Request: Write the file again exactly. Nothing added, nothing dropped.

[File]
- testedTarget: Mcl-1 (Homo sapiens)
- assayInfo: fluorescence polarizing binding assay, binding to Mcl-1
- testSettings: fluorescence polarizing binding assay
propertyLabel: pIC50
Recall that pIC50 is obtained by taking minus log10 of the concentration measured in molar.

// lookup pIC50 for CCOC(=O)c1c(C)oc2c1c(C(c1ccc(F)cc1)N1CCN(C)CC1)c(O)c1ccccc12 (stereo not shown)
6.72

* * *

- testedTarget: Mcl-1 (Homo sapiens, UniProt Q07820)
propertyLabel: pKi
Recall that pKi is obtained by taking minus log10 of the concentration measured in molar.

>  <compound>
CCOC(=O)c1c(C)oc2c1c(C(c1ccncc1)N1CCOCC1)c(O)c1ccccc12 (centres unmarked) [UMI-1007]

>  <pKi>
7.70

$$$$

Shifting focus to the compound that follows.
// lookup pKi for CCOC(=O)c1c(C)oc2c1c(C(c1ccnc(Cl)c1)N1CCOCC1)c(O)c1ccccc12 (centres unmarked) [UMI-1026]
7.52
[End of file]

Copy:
- testedTarget: Mcl-1 (Homo sapiens)
- assayInfo: fluorescence polarizing binding assay, binding to Mcl-1
- testSettings: fluorescence polarizing binding assay
propertyLabel: pIC50
Recall that pIC50 is obtained by taking minus log10 of the concentration measured in molar.

// lookup pIC50 for CCOC(=O)c1c(C)oc2c1c(C(c1ccc(F)cc1)N1CCN(C)CC1)c(O)c1ccccc12 (stereo not shown)
6.72

* * *

- testedTarget: Mcl-1 (Homo sapiens, UniProt Q07820)
propertyLabel: pKi
Recall that pKi is obtained by taking minus log10 of the concentration measured in molar.

>  <compound>
CCOC(=O)c1c(C)oc2c1c(C(c1ccncc1)N1CCOCC1)c(O)c1ccccc12 (centres unmarked) [UMI-1007]

>  <pKi>
7.70

$$$$

Shifting focus to the compound that follows.
// lookup pKi for CCOC(=O)c1c(C)oc2c1c(C(c1ccnc(Cl)c1)N1CCOCC1)c(O)c1ccccc12 (centres unmarked) [UMI-1026]
7.52